Thank you for explaining. I know if I called her she would share more, but I honestly didn’t want to make it awkward. We’ve been friends forever, but it’s not like I’ve done a lot of traveling the last few years and … I’ve also sent her money after we’ve cancelled trips bc I knew she’d done some leg work.
This is why, even when I have booked a cruise myself, I have had it moved to her. I wanted someone to benefit from the trip.
I’m lucky that I have a hybrid setup. None of my local competitors charge upfront fees so I lost out on quite a few prospects when I tried to implement it on my own. My average project probably has 5-10 hours of design work invested before I can give someone accurate budgets. But I will not release designs in any form without a retainer or a commitment to proceed with a project. I always love the “Well, can I just take a picture of the design?” question to avoid the retainer.
I’m the only one in town that enforces a design retainer policy but I just got fed up with investing so much time for people to then go down the street to save 3% because the other guy doesn’t understand what he needs to understand.
It didn’t happen that often, but there was that one time that just became the last straw.
I’ve used two TA’s from here and both were fantastic and I’ll happily recommend to anybody.
One was instrumental in getting several seemingly impossible holiday party tickets (West coast hours, yo) and I owe many happy memories to her.
The other was for a trip to DLR that I ended up having to cancel. The only negative experience with that was my own failure for not reading the documents before I tried to cancel. The fault was entirely mine, but Disney’s lack of interest in helping me after the fact (Disney’s part, NOT the TA’s) soured me on using a TA to book hotels unless I know for a fact that I won’t need to cancel. (I did too close to the trip date).
Again, it was entirely my fault, and a costly one at that. I know plenty of others who use TAs for hotels all the time and never have any issues. My damn anxiety got the best of me and it probably cost me a fun future travel buddy too.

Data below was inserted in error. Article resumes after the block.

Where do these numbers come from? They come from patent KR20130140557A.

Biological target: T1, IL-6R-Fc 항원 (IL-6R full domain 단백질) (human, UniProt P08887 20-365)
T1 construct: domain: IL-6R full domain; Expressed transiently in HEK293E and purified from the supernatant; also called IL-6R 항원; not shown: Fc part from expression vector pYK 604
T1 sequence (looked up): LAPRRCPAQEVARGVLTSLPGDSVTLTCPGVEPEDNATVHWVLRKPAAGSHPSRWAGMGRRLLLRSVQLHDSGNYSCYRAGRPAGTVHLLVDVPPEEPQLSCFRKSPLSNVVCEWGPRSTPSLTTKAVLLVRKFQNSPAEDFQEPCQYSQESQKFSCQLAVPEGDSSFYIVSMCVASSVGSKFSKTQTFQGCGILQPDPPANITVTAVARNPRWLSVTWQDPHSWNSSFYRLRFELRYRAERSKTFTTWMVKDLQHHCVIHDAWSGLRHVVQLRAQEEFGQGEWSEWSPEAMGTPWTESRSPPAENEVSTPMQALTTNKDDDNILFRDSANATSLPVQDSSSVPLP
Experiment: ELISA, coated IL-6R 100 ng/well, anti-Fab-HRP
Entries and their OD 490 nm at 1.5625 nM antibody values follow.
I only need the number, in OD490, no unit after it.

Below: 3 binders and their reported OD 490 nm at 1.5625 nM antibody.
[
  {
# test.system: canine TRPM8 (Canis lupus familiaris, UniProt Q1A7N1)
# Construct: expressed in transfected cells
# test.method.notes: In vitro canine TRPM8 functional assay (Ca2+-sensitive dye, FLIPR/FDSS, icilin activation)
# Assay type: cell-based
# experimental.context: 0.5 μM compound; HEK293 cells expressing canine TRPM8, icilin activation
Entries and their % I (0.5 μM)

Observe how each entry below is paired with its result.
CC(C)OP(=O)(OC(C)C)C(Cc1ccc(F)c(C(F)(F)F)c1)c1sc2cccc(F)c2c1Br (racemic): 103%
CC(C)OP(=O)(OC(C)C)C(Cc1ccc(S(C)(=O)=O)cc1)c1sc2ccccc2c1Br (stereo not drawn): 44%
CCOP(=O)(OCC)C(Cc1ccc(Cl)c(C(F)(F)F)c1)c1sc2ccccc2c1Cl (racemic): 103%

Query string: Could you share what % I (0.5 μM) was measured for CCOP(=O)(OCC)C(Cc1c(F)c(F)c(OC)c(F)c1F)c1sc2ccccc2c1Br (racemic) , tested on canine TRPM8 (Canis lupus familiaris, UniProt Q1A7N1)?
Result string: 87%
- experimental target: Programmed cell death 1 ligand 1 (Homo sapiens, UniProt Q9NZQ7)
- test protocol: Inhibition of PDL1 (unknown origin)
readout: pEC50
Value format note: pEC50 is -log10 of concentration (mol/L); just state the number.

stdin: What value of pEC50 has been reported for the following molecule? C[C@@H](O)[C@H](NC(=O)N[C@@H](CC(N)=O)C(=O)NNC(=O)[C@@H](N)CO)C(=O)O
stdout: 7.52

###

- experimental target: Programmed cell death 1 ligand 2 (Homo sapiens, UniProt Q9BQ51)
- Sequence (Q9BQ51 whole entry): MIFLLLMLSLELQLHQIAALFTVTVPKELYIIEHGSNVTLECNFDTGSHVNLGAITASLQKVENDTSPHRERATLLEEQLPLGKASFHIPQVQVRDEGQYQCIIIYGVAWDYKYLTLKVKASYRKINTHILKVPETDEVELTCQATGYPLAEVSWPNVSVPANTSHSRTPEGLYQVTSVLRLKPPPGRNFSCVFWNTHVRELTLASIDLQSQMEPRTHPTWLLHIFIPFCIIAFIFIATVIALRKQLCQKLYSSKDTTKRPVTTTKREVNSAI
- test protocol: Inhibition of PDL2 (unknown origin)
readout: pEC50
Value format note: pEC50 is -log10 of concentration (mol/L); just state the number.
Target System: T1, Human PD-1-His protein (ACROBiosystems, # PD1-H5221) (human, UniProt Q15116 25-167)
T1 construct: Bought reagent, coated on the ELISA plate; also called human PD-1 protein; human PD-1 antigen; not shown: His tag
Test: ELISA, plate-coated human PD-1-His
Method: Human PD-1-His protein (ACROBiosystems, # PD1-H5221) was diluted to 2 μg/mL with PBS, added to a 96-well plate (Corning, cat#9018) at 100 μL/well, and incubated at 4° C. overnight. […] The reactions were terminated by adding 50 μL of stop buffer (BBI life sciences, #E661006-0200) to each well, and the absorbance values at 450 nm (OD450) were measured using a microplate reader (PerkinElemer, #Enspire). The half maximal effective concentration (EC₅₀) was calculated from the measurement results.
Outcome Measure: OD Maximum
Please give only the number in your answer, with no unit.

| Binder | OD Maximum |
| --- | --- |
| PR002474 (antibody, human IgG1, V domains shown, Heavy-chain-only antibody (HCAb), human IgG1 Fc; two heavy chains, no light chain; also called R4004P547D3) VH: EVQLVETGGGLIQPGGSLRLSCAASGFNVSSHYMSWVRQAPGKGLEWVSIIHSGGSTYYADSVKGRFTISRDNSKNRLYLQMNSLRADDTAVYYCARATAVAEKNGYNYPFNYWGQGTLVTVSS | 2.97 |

Like I said, I’d happily recommend using either TA for anyone that asks (I don’t want to just name them w/o permission).
As for charging, I’m pretty sure I’m the last person to ask as I just bought a brand new car 20 minutes after walking into the first dealership I went to. No haggling at all. That being said, I feel like they should charge for their time if they want to. It’s time away from their own families to help us. They should also have the ability to not charge if it makes them feel good.
I would think that they know what the market can bear.
Over the last few years the entire culture has had to learn to accept so much being cancelled that maybe we (collectively, not you or me) are much more easy come/easy go about stuff and the TA’s have paid the price?
I was thinking about how their policy of no cruises less than 7-days means all the money from shorter DCL cruises will be off the table.
My assumption would be that it’s an investment/profit thing. For instance, a 7-day cruise takes X hours to set up and earns $Y. If a 3-day cruise took 80% of the 7-day time to set up and resulted in 30% of the 7-day income, it becomes less desirable from a time investment standpoint
Yes. And I have no idea if just because a DCL costs the consumer 3x a Royal that their TA comp is one cent more. And maybe they are more time consuming customers too …. Lots go into the decision I’m sure.